In the fall of 2022, Amare was excited to start school. However, the reality of school life was far from what he had expected. His peers treated him differently, which made him a target for ridicule and bullying. The hurtful comments and actions of his classmates had a profoundly negative impact on Amare. Despite the best efforts of his parents and teachers, who tried to reassure him and create a safe environment for him, after attending for only a short period of time, Amare refused to return to school.

Because we use an interdisciplinary approach, upon recognizing his potential and strong communicative intent, and with the guidance and support of a mentor from the US who has a background in functional communication, I developed and implemented a multi-layered approach to address his communication needs:

  • Spoken Language: An assessment was done of his current spoken vocabulary.  Because Amare has limited sounds he can make clearly, specific words that he could pronounce with the greatest clarity and that had the most functionality were targeted for spoken output (for example counting to 5 in Amharic was replaced with vocalizing his name)
  • Augmentative and Alternative Communication
    1. Sign Language: An assessment was done of his current signed vocabulary.  Because of his fine motor limitations, specific words that he could most clearly make a physical representation of and that had the most functionality were targeted (for example, “finished” and “help”).
    2. Print based pictures/words: Using photographs and line drawing, a  communication sheet, communication book, and emergency card were developed for Amare to use in different settings. As examples, he wears the emergency card on his pants loop to indicate if he needs help, and a single communication page is kept in his backpack and used at school to show unfamiliar people what each of his signs means.  Multiple revisions and adjustments were made to ensure each printed item was as easy as possible for Amare to access and for others to understand what the pictures/words mean.
    3. Voice output device: Amare did a trial on the Ablenet Quicktalker Feather Touch 12 but it was quickly apparent that managing the sheets for the different levels was difficult for him and as he had the capacity to use a higher level voice output device, Addis Guzo secured a donation of a tablet which was programmed using GoTalk NOW.  Amare independently navigates between pages on the tablet and uses the device daily to communicate in a range of ways (ex. commenting about his day, asking to play with his brothers, etc.)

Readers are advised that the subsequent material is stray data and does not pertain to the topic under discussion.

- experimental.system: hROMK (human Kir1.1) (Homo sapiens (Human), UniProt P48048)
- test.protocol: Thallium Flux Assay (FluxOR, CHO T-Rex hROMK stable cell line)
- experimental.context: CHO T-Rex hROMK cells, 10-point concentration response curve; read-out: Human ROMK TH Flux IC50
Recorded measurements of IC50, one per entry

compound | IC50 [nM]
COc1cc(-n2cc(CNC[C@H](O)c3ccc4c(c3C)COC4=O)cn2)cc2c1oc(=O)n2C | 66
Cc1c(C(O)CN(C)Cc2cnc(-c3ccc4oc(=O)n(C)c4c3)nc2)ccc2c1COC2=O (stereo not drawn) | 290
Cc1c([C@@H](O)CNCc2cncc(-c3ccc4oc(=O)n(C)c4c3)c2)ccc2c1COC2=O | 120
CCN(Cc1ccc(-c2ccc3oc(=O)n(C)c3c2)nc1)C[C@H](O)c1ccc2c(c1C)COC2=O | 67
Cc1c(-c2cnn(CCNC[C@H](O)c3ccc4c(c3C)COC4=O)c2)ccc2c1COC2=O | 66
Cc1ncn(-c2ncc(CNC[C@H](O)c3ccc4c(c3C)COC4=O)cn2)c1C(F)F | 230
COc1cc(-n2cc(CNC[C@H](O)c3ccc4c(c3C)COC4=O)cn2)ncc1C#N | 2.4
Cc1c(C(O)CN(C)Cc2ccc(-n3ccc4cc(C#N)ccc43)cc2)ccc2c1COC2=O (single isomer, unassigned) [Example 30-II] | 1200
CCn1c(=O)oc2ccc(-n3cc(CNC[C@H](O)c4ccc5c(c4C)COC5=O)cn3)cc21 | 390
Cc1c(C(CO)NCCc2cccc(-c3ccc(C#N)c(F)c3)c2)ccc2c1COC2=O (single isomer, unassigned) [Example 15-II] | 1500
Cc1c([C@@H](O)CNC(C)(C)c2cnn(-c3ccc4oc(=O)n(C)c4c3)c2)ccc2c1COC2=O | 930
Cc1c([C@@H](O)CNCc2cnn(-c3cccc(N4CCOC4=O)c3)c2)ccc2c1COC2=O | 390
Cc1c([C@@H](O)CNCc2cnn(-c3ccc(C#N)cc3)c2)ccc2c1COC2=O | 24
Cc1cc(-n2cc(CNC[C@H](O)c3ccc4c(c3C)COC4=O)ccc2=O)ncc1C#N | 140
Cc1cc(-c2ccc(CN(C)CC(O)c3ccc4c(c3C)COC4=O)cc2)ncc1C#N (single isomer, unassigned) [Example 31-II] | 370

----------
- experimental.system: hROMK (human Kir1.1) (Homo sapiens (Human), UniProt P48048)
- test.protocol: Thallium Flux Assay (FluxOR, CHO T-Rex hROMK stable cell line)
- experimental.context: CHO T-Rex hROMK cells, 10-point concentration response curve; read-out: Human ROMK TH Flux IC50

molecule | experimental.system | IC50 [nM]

Using an interdisciplinary and holistic treatment approach led to implementing comprehensive services, which resulted in remarkable improvement across different areas of need for Amare, specifically significant improvements in both his physical abilities and communication skills. Amare continued with his physiotherapy treatment, and is now able to walk and run confidently without falling down, to include on uneven surfaces. He is able to hold crayons and is beginning to print letters. He now communicates using whichever output best matches his needs and the situation. With ongoing guidance and support, Amare’s parents have been active participants, feeling empowered and confident enough to make adjustments as needed to the voice output program on his tablet and to perform his physio exercises with great precision.

With his increased motor capabilities, and a range of methods to communicate, Amare returned to school in September 2023. Although there are still challenges, he is now able to communicate with his teachers and peers. Overall, Amare’s journey serves as an inspiring example of the transformative power of interdisciplinary and holistic care in creating lasting positive outcomes in pediatric physiotherapy.

Eden Andom Woldetinsae is a pediatric physiotherapist based in Addis Ababa, Ethiopia. She currently is the president at the Ethiopian Pediatric Physiotherapy Group. In the fall of 2024 she will embark on a research-based Master’s Program in Health and Rehabilitation Science at Western University, London Ontario. Eden is thrilled about this opportunity as there are no specialized pediatric physiotherapy study programs available in Ethiopia. She is actively seeking grants and scholarships to support tuition and expenses and would appreciate hearing from you if you know of possibilities for her to explore.  Eden can best be reached at: edenandom746@gmail.com.

Please check out Addis Guzo’s website and learn more about how you can support pediatric physiotherapy in Ethiopia: https://addisguzo.com/